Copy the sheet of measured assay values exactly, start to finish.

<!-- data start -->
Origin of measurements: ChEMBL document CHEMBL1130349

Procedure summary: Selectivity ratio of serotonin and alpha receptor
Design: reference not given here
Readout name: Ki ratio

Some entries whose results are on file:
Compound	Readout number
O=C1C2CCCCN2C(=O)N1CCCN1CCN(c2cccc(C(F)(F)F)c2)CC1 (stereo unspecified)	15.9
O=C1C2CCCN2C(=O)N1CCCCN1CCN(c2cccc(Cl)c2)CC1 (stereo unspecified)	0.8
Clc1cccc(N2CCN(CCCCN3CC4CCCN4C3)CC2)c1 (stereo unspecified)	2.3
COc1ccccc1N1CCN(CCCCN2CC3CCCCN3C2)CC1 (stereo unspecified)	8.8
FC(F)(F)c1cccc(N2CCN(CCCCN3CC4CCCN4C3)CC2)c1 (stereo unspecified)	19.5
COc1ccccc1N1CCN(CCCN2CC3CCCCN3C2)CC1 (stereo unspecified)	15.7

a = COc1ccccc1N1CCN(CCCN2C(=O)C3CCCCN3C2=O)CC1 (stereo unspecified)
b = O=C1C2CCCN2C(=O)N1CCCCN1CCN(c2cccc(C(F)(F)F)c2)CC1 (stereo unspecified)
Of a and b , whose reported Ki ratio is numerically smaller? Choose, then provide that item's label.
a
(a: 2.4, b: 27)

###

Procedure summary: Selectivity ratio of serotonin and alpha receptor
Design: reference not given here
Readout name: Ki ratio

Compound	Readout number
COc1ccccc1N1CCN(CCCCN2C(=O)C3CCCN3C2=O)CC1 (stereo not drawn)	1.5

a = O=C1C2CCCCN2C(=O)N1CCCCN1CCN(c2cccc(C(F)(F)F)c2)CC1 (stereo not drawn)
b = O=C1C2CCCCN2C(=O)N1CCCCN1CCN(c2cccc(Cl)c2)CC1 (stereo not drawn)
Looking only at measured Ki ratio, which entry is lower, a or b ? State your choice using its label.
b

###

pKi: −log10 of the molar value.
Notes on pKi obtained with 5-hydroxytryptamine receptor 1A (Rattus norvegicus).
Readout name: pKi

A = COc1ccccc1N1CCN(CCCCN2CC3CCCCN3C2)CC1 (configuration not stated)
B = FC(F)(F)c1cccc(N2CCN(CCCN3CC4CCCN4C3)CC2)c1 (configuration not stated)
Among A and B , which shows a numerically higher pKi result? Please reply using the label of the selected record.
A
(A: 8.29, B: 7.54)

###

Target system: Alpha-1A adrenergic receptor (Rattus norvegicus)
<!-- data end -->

Origin of measurements: ChEMBL document CHEMBL1130349

Procedure summary: Selectivity ratio of serotonin and alpha receptor
Design: reference not given here
Readout name: Ki ratio

Some entries whose results are on file:
Compound	Readout number
O=C1C2CCCCN2C(=O)N1CCCN1CCN(c2cccc(C(F)(F)F)c2)CC1 (stereo unspecified)	15.9
O=C1C2CCCN2C(=O)N1CCCCN1CCN(c2cccc(Cl)c2)CC1 (stereo unspecified)	0.8
Clc1cccc(N2CCN(CCCCN3CC4CCCN4C3)CC2)c1 (stereo unspecified)	2.3
COc1ccccc1N1CCN(CCCCN2CC3CCCCN3C2)CC1 (stereo unspecified)	8.8
FC(F)(F)c1cccc(N2CCN(CCCCN3CC4CCCN4C3)CC2)c1 (stereo unspecified)	19.5
COc1ccccc1N1CCN(CCCN2CC3CCCCN3C2)CC1 (stereo unspecified)	15.7

a = COc1ccccc1N1CCN(CCCN2C(=O)C3CCCCN3C2=O)CC1 (stereo unspecified)
b = O=C1C2CCCN2C(=O)N1CCCCN1CCN(c2cccc(C(F)(F)F)c2)CC1 (stereo unspecified)
Of a and b , whose reported Ki ratio is numerically smaller? Choose, then provide that item's label.
a
(a: 2.4, b: 27)

###

Procedure summary: Selectivity ratio of serotonin and alpha receptor
Design: reference not given here
Readout name: Ki ratio

Compound	Readout number
COc1ccccc1N1CCN(CCCCN2C(=O)C3CCCN3C2=O)CC1 (stereo not drawn)	1.5

a = O=C1C2CCCCN2C(=O)N1CCCCN1CCN(c2cccc(C(F)(F)F)c2)CC1 (stereo not drawn)
b = O=C1C2CCCCN2C(=O)N1CCCCN1CCN(c2cccc(Cl)c2)CC1 (stereo not drawn)
Looking only at measured Ki ratio, which entry is lower, a or b ? State your choice using its label.
b

###

pKi: −log10 of the molar value.
Notes on pKi obtained with 5-hydroxytryptamine receptor 1A (Rattus norvegicus).
Readout name: pKi

A = COc1ccccc1N1CCN(CCCCN2CC3CCCCN3C2)CC1 (configuration not stated)
B = FC(F)(F)c1cccc(N2CCN(CCCN3CC4CCCN4C3)CC2)c1 (configuration not stated)
Among A and B , which shows a numerically higher pKi result? Please reply using the label of the selected record.
A
(A: 8.29, B: 7.54)

###

Target system: Alpha-1A adrenergic receptor (Rattus norvegicus)